To get from X to Y, we have to go in the negative direction of \boldsymbol{b}, so

\boldsymbol{-b}

Then, we will have to go from Y to Z, which is \boldsymbol{a} in the positive direction,

\boldsymbol{+a}

So, in total:

\boldsymbol{-b}+\boldsymbol{a}

Or,

\boldsymbol{a}-\boldsymbol{b}

**Example 2: Vectors on Parallel Lines**

Express the vectors \overrightarrow{AB} and \overrightarrow{AD} in terms of \boldsymbol{a} and \boldsymbol{b} in this parallelogram.

**[2 marks]**

With **vectors**, parallel lines of the same length are equal, as they have the same** direction** and **magnitude**.

So, in this parallelogram \overrightarrow{AB} is equal to \overrightarrow{DC}, and \overrightarrow{AD} is equal to \overrightarrow{BC}.

So, to find \overrightarrow{AB}…

We know this is the same as \overrightarrow{DC}, which, in this direction, equals \boldsymbol{-b}. So,

\overrightarrow{AB}=\boldsymbol{-b}

And as \overrightarrow{AD} is equal to \overrightarrow{BC},

\overrightarrow{AD}=\boldsymbol{a}

**Example 3: Using Ratio**

ABC is a triangle.

M lies on the line AB such that AM:MB is 1:1.

Express the vector AM in terms of \boldsymbol{a} and \boldsymbol{b}

**[3 marks]**

The ratio 1:1 means M is the midpoint of \overrightarrow{AB}.

Firstly, finding \overrightarrow{AB},

\overrightarrow{AB}=4\boldsymbol{a}+6\boldsymbol{b}

\overrightarrow{AM} is half of \overrightarrow{AB}, so,

\overrightarrow{AM}=\dfrac{1}{2}(4\boldsymbol{a}+6\boldsymbol{b})

\overrightarrow{AM}=2\boldsymbol{a}+3\boldsymbol{b}

## Vectors Example Questions

**Question 1**:

a) Find \overrightarrow{AC}+\overrightarrow{AB}

b) Find 2\times\overrightarrow{AD}

c) Find \overrightarrow{AD}-\overrightarrow{AB}

**[6 marks]**

a)

\overrightarrow{AC}+\overrightarrow{AB}

=12\boldsymbol{b}+3\boldsymbol{a-b}

=3\boldsymbol{a}+11\boldsymbol{b}

b)

2\times\overrightarrow{AD}

=2\times (-2\boldsymbol{a-b})

=-4\boldsymbol{a}-2\boldsymbol{b}

c)

\overrightarrow{AD}-\overrightarrow{AB}

=-2\boldsymbol{a-b} - (3\boldsymbol{a-b})

=-5\boldsymbol{a}

**Question 2**: Find the magnitude of vector \begin{pmatrix}12 \\ 16\end{pmatrix}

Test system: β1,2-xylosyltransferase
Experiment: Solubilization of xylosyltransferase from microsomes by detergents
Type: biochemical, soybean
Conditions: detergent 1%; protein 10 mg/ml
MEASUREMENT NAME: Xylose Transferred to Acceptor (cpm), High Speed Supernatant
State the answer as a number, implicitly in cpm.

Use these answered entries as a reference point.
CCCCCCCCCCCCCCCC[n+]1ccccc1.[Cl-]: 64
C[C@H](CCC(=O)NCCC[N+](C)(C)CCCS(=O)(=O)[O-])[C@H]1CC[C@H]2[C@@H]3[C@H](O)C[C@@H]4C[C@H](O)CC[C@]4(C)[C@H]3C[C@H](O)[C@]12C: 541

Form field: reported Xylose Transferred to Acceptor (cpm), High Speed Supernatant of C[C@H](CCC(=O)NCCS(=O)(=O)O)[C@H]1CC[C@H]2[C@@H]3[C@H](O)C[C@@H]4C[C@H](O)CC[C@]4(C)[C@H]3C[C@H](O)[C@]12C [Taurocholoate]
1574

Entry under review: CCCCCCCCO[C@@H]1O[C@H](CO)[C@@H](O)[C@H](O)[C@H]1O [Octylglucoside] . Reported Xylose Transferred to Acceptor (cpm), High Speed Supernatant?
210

**[3 marks]**

Using Pythagoras,

\sqrt{12^2+16^2}=20

**Question 3**: ABCDEF is a regular hexagon.

Find \overrightarrow{FB} in terms of \boldsymbol{a} and \boldsymbol{b}

**[3 marks]**

As this is a regular hexagon, \overrightarrow{FA} and \overrightarrow{DC} are parallel, \overrightarrow{AB} and \overrightarrow{ED} are parallel, and \overrightarrow{EF} and \overrightarrow{CB} are parallel.

To find \overrightarrow{FB}, we need \overrightarrow{FA} plus \overrightarrow{AB}.

\overrightarrow{FA} is the parallel to \overrightarrow{DC}, but in the opposite direction, so,

\overrightarrow{FA}=-5\boldsymbol{a}-\boldsymbol{b}

To find \overrightarrow{AB} , we can start by working out \overrightarrow{OC} which is parallel.

\overrightarrow{OC}=-3\boldsymbol{a}-\boldsymbol{b} -(5\boldsymbol{b}+\boldsymbol{b})=-8\boldsymbol{a}-2\boldsymbol{b}.

Thus,

\overrightarrow{OC}=-8\boldsymbol{a}-2\boldsymbol{b}

So,

\overrightarrow{FB}=-5\boldsymbol{a}-\boldsymbol{b}-8\boldsymbol{a}-2\boldsymbol{b}

\overrightarrow{FB}=-13\boldsymbol{a}-3\boldsymbol{b}

**Question 4**: M lies on the line \overrightarrow{AC} such that \overrightarrow{AM}:\overrightarrow{MC} is 2:1

Find \overrightarrow{MC} in terms of \boldsymbol{a} and \boldsymbol{b}

**[3 marks]**

Let’s firstly find \overrightarrow{AC}

\overrightarrow{AC}=\overrightarrow{AB}+\overrightarrow{BC}

\overrightarrow{AC}=5\boldsymbol{a}+\boldsymbol{b}+4\boldsymbol{a}-4\boldsymbol{b}

\overrightarrow{AC}=9\boldsymbol{a}-3\boldsymbol{b}

As \overrightarrow{AM}:\overrightarrow{MC} is 2:1, \overrightarrow{MC} is \dfrac{1}{3}\overrightarrow{AC}

\overrightarrow{AC}=\dfrac{1}{3}\times (9\boldsymbol{a}-3\boldsymbol{b})

\overrightarrow{AC}=3\boldsymbol{a}-\boldsymbol{b}